Clinicians not so worried about delays to thyroid cancer treatment


By Mardi Chapman

10 Aug 2021

The COVID-19 pandemic resulted in worldwide delays in thyroidectomies, surveillance imaging, hemi-thyroidectomies, adjuvant and therapeutic radiotherapy, and systemic therapies for thyroid cancer.

According to a study published in the Australian and New Zealand Journal of Surgery, only 10.6% of thyroid cancer surgeons and endocrinologists – mostly local to ANZ – reported not delaying any treatment.

An international survey of 199 clinicians found most (63.8%) were “somewhat or a little bit” and almost a quarter (24.1%) were “very much or quite a bit” worried about the delay in their patients’ treatment.

Interestingly, the most common reported reason for clinician worry was patient anxiety (n = 54; 27.1%).

“Only 27 clinicians (13.6%) reported they were themselves worried about disease progression and seven clinicians (3.5%) reported worry that their patient may need more invasive treatments after treatment delay,” the stuy said.

Clinicians said evidence from peer-reviewed studies, their previous professional experience and current clinical guidelines were the main reasons they felt comfortable with the delays.

“This suggests that while clinicians understand thyroid cancer biology, some still find it difficult to explain this to patients, or feel patients will find it difficult to accept.”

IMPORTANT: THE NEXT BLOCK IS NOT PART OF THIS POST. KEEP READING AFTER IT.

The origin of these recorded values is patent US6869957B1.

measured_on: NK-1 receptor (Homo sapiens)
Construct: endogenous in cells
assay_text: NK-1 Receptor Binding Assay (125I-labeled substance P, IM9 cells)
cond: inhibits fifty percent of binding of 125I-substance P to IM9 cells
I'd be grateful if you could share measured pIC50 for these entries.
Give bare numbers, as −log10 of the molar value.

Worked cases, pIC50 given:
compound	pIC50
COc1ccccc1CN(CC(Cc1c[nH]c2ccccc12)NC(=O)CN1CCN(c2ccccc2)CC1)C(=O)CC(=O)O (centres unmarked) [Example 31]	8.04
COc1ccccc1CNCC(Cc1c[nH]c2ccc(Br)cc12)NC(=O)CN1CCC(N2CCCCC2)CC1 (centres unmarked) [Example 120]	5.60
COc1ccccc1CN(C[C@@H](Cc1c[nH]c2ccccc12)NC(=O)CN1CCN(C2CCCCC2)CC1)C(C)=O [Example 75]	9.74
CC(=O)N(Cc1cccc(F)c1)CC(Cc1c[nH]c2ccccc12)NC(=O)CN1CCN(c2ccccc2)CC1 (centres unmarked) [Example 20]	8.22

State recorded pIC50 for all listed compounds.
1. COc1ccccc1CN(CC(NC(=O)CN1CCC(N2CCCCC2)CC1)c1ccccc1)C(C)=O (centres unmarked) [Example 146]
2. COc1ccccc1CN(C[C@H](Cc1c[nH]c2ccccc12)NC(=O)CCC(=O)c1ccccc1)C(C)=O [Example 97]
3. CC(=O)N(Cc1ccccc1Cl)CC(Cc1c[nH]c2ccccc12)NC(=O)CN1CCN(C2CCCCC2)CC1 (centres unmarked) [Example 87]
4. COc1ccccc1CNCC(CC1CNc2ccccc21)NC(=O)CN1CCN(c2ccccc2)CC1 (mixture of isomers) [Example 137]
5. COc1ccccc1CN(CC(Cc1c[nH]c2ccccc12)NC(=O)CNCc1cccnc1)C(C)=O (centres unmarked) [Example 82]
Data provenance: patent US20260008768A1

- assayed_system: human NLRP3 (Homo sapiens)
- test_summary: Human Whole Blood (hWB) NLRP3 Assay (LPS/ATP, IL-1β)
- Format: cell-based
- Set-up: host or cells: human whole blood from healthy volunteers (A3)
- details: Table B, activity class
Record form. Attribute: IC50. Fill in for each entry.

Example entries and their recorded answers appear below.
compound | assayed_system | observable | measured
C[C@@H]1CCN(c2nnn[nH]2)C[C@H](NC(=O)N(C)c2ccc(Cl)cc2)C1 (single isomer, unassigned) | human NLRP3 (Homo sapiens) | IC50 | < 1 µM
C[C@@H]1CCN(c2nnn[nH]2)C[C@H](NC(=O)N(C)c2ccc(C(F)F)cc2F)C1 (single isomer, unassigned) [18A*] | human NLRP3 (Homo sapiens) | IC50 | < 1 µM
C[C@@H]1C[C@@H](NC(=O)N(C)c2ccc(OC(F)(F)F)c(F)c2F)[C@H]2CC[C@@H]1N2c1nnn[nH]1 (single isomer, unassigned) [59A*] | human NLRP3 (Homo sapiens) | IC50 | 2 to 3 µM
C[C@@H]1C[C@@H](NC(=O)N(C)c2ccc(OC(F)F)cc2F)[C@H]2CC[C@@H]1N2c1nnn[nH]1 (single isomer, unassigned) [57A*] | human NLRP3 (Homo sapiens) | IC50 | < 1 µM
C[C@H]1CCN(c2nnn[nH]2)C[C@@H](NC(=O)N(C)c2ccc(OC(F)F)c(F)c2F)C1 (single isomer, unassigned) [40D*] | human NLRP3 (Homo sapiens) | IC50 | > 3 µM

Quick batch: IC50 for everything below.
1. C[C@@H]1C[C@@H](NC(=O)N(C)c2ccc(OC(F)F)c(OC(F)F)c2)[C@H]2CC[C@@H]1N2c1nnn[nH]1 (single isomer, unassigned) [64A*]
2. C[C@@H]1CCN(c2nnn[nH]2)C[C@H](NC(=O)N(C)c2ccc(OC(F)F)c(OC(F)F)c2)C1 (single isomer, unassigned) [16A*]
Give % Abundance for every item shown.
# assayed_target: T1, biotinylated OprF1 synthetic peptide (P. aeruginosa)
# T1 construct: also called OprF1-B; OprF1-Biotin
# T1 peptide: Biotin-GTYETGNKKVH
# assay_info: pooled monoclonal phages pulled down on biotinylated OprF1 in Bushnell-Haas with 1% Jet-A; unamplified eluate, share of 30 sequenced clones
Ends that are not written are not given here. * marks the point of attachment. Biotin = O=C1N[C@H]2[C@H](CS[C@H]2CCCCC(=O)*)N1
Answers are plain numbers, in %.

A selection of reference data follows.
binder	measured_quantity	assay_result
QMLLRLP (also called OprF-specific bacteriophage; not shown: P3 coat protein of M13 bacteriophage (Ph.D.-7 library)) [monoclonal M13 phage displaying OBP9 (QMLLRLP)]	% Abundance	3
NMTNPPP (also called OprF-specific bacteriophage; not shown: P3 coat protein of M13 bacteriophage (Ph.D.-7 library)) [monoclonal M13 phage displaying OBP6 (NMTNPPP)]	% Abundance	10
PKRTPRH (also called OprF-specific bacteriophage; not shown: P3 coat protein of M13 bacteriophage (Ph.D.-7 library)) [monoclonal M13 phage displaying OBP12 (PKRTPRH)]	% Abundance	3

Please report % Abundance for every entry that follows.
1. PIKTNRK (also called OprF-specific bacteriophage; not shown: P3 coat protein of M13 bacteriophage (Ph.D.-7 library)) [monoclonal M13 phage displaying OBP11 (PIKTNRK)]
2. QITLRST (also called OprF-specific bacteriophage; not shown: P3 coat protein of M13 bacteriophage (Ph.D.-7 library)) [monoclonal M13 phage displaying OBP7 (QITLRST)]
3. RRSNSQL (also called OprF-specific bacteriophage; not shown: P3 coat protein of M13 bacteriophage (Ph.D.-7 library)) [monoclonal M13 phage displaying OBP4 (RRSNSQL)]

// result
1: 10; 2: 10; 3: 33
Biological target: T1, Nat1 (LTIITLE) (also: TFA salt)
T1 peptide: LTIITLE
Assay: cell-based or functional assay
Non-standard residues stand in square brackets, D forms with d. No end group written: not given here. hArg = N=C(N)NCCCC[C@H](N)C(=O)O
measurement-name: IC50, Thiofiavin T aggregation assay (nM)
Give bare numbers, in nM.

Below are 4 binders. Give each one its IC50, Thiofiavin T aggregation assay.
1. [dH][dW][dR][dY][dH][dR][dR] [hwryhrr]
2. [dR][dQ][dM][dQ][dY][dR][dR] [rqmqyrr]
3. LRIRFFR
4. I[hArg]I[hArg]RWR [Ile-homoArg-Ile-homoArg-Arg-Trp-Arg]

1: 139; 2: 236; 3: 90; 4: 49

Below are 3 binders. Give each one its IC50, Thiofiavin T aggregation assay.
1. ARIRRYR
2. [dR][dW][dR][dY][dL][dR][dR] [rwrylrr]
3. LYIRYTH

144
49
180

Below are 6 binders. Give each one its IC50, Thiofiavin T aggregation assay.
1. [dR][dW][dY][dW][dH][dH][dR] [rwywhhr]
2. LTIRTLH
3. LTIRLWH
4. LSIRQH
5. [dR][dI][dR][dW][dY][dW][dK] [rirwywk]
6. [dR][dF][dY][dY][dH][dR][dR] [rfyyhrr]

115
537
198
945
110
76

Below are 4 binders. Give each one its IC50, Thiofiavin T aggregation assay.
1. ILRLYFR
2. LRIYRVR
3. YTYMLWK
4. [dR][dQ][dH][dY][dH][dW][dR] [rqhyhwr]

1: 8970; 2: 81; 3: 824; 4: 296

The study also found a high correlation between comfort levels regarding delaying surgery in low-risk thyroid cancer patients in pre-pandemic times and comfort levels delaying treatment due to COVID-19.

“While this survey only provides a snapshot of thyroid clinicians’ views and experiences regarding delayed treatment, specifically surgery, it demonstrates that worry was not excessive and may indicate a growing appreciation of the shift towards active surveillance for those with low-risk thyroid cancer.”

“Although temporarily delaying treatment is different to management through active surveillance, these internationally based findings provide insights into how clinicians offer treatment choices for thyroid cancer.”

The study was led by Dr Brooke Nickel, a NHMRC Emerging Leader Research Fellow in The University of Sydney School of Public Health.

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